Rocky Mountain Spirit

Once you find your way to Boulder, Colo., residents say, it's difficult to leave.


A newspaper described it as "the little town nestled between the mountains and reality," so it's hardly a surprise that folks here have a pretty offbeat definition of what's normal and what isn't.

Take Amy Ash, a 30-something entrepreneur originally from Baltimore who for the past four years has run Crazy Amy's, a funky secondhand store on Pearl Street. One of the many Boulderites who have come here from someplace else, she was calling her business "Boulder Consignment" until one creative staffer drew a caricature of her on a signboard out front.

"I'm actually quite sane," says Ash, a Catonsville native who moved here for good after living in Atlanta for a couple of congested years. The staffer wrote "Crazy Amy's" on the sign as a joke.

"Pretty soon people were stopping by, buying stuff," Ash says. "They wanted to meet the nutty owner. The name stuck."

If that's lunacy, it's the kind that long ago made Boulder, a medium-sized city at the base of the Rocky Mountains' Front Range, one of the region's thriving cities and tourist destinations.

A university town that boasts 30 art galleries, 362 miles of bike trails and 37,000 acres of protected land, it's appealing for more than just jaw-dropping scenery, outdoor sports and its proximity to Denver 30 miles to the southeast. Boulder is a place where the eccentric and the practical embrace.

Walking down Pearl Street, the lively shopping district, on a sun-drenched autumn day, it's hard to imagine the snowfalls that will soon turn this former mining town into a winter sports paradise that draws skiers and snowboarders to nearby 10,000-foot peaks.

An outside-the-box mind-set is alive and well in the names of shops like Zen and Now (timepieces), Bliss (gifts) and Foolish Craig's (burritos and burgers). Dodging skateboarders, hacky-sackers and fortune-tellers along the way is no easy task on Pearl Street.

Above the rooftops, the upper reaches of the massive, rust-colored mountains the locals call the Flatirons - just a quarter-mile from town - look like coppery fingertips enwrapping the modest skyline.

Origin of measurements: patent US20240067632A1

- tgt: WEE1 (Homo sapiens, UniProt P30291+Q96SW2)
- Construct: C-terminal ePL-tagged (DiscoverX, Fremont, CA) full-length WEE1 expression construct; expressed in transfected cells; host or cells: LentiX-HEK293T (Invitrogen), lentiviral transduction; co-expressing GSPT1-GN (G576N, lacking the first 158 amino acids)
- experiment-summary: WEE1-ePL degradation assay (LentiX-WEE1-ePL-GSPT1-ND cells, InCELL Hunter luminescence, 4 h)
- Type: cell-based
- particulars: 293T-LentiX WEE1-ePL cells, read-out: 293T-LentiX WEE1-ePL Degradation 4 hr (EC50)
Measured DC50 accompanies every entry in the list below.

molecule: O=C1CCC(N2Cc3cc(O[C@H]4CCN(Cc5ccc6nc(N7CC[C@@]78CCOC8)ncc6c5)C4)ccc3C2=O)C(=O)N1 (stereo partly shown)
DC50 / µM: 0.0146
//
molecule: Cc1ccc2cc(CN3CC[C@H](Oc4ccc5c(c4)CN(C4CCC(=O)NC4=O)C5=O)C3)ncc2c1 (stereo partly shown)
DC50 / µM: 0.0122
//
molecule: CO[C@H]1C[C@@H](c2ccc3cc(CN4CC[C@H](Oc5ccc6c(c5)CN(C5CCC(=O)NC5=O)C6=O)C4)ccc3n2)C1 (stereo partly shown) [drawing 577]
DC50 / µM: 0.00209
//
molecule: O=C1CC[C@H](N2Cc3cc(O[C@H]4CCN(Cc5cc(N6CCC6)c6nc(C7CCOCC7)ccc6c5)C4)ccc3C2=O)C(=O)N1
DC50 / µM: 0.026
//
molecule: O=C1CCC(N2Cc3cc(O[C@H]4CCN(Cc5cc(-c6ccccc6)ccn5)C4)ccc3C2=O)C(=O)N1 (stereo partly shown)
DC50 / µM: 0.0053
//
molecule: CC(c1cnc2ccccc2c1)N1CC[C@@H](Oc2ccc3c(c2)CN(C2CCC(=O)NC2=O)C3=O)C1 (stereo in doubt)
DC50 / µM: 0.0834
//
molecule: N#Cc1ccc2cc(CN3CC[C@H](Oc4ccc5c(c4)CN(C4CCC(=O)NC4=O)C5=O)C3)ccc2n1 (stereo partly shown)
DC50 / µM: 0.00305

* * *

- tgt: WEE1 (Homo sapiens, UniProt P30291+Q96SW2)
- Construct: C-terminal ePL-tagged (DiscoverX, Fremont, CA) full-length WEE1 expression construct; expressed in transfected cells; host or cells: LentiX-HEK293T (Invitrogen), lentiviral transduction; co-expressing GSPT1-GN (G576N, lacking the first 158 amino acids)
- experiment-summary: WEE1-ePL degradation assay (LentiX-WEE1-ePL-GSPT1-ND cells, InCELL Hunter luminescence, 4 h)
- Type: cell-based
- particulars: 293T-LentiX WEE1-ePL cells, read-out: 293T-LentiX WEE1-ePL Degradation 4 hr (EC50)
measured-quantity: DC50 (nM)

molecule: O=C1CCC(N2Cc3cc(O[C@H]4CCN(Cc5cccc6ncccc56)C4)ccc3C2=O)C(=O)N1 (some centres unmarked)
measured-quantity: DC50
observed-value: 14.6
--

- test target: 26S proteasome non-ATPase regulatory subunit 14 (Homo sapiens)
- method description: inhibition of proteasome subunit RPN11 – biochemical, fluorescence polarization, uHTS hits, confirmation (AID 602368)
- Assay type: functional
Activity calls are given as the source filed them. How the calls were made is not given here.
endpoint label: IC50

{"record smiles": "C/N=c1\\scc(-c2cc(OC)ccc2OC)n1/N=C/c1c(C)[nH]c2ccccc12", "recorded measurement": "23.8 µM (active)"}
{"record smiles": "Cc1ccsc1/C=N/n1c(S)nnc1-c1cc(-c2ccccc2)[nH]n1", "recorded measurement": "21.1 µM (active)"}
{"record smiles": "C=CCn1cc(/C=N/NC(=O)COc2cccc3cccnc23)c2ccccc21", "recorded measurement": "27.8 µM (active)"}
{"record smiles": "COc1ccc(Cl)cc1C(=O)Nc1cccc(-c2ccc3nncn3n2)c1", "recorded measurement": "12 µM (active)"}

Boulder, Ash says, is like no other place, in large part due to the natives' quirky elan. Denver, just 40 minutes down the road, might as well be another world. "They have a problem with us there, you know," she says. "They think, `Oh, all those granola-eating freaks.' It's just jealousy talking. Come stay a while. See if you can leave."

Chief Niwot's curse

Such fondness for Boulder goes back nearly a century and a half, if legend is to be believed. It was 1858 when white settlers came to the mouth of what is now called Boulder Canyon and encountered the Arapahos, the native people who lived there.

Their leader, Chief Niwot, greeted them warmly, speaking in English. He shared a peace pipe and cigars.

Five years later, he and some of his tribe were slaughtered by the Third Colorado Cavalry in an infamous ambush called the Sand Creek Massacre.

Before he died, Chief Niwot is said to have uttered a curse: "Whoever sees the beauty of this valley will always want to come back. And their coming back will, in the end, destroy that beauty."

For generations, the chief's words hardly seemed a curse. In 1874, Boulder, a mining-supply outpost, became home to the University of Colorado, which would become its biggest employer. In 1909, the first hotel, the Boulderado, went up; the landmark is still in operation. Between 1957 and 1972, the population tripled, incorporating "back-to-the-landers" who paid cheap rent and skied at the big resorts an hour and a half away by car.

Progressive lawmakers limited growth, added open lands and encouraged eco-friendliness. Today, when CU's 25,000 students are in residence, about 123,000 people live here.

When Ash first came to town, she recalls, she thought the place was too small and moved to Georgia. After several years, she regretted the choice.

"I missed the outdoors," she says. "I missed the clean air. I missed the safety. I missed the winters, where it can snow in the morning, then get so warm and sunny by the afternoon that you can put on a T-shirt."

Such moments come courtesy of the altitude, which at nearly 5,400 feet is slightly more dizzying than Denver's mile-high status.

Ash returned to Boulder, another "victim" of Chief Niwot's curse.

Land of Ginsberg

Tucked in the foothills, Boulder sits on a spot where rolling flatlands meet the Rockies. It's within an hour's drive of Denver International Airport, the Eldora Ski Resort west of town, and the Rocky Mountain National Park.

A quick trip up Broadway, the main north-south thoroughfare, reveals the main CU campus, with its red sandstone architecture. Nearby is the Hill, a historic neighborhood of Victorian homes and restaurants that abuts fraternity row in the shadows of the Flatirons. Cross busy Canyon Boulevard and you'll see the leafy Mapleton section, which once served as a backdrop for the Mork and Mindy TV series.

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